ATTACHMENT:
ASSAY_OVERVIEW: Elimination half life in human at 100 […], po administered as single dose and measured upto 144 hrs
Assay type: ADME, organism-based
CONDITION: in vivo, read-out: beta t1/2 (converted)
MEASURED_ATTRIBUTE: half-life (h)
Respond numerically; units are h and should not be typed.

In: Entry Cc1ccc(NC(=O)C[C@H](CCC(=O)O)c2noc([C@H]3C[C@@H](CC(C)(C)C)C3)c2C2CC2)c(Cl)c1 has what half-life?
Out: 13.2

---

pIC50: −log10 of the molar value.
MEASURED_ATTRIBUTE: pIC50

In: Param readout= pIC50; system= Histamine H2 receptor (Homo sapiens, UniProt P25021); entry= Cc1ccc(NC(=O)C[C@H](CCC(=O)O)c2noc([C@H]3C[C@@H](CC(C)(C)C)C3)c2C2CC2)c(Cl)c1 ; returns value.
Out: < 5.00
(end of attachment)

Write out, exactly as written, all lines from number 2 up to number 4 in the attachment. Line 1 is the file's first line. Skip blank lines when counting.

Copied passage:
Assay type: ADME, organism-based
CONDITION: in vivo, read-out: beta t1/2 (converted)
MEASURED_ATTRIBUTE: half-life (h)